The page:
Our seven week fall series will conclude on the Sunday before Thanksgiving Day. Since we’ve been working with a book called Happiness, I thought I would focus on the role of gratitude in helping to develop that deep sense of flourishing which is the definition of happiness found in the book.
I have recently come across a veritable Thanksgiving cornucopia of resources on the topic of gratitude at the Greater Good Science Center located at UC Berkeley. One of their major projects is called Expanding the Science and Practice of Gratitude, a multiyear project funded by the John Templeton Foundation.
One article which caught my eye was titled; “Can Giving Thanks Help Us Heal from Trauma?” The article summarized two studies which explored the role of gratitude in helping victims of violence and natural disasters.
One study involved 522 Israeli teenagers who lived through a five day missile attack by Palestinian forces. The researchers were interested in finding out how the teens viewed their lives after such a violent event which resulted in school being cancelled and home life disrupted when they had to flee to bomb shelters.
The study found a link between gratitude and reduced symptoms of post traumatic stress disorder: “…life satisfaction—that is, happiness with their school, family, and prospects—was the strongest protection against PTSD… But gratitude proved to have a decisive role in helping the adolescents to be more satisfied with their lives, mainly because “thank you” is a form of cognitive appraisal that helped the teens see their situations in a new light.”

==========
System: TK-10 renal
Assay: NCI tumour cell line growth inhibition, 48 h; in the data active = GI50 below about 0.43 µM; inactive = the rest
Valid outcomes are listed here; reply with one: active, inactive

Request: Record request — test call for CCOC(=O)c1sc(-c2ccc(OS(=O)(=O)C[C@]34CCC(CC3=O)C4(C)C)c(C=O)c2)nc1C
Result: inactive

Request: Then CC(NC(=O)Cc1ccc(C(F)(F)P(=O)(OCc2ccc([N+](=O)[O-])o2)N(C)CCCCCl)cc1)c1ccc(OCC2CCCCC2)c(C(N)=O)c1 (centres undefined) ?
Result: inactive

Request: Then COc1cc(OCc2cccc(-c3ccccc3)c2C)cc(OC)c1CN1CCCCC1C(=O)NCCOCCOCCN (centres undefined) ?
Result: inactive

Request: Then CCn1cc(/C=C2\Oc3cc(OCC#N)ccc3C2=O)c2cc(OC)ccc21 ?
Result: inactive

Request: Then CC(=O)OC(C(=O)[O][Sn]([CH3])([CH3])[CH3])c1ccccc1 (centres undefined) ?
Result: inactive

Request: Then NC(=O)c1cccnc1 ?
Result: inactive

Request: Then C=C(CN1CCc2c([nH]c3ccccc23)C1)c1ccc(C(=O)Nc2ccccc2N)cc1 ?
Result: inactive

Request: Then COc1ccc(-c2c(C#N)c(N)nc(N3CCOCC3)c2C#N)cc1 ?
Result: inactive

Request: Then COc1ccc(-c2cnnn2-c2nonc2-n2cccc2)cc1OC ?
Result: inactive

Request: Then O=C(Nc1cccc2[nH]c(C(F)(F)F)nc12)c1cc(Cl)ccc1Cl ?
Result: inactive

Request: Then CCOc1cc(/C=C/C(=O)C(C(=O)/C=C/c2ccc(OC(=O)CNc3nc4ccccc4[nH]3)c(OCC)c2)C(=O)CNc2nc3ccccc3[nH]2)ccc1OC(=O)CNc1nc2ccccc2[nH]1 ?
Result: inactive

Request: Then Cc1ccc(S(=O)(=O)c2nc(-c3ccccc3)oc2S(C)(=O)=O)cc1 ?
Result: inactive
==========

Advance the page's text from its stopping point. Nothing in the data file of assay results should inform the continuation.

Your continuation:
They concluded that gratitude did not prevent or act as a shield against psychological trauma in the face of violence or natural disaster but it was very effective in helping people to recover. The reason: “…the answer may lie in gratitude’s ability to make us take a second look at our lives, turning our attention from the bad things to the good—a cognitive process that needs time to unfold.”
In our book study, the author of Happiness, Matthieu Ricard, talks about the “mental toxins” of hatred, ignorance and obsession that need to be purged in order to attain the degree of life satisfaction that fits his definition of happiness. When a toxin enters the body, trauma is the result unless a timely and effective antidote is administered.
Based on the work being done at the Greater Good Science Center, gratitude looks like a good candidate for an effective antidote to our mental toxins. All we have to do is pause and take time to look around and find one thing that we are grateful for in our immediate surroundings. This simple reappraisal of our experience of the now moment shifts our focus from negative to positive which sets in motion a cognitive process that leads to a form of healing.
We are fortunate to live in a country that had the collective wisdom to designate a national holiday dedicated to a celebration of gratitude. This year in addition to the festivities on Thanksgiving Day, check out these resources. For more information on the Gratitude Project at UC Berkeley, click here Expanding the Science and Practice of Gratitude. And as always, Brother David Stendl Rast provides a wealth of information and inspiration at The Network for Grateful Living. When you combine happiness with gratitude, you get Happy Thanksgiving!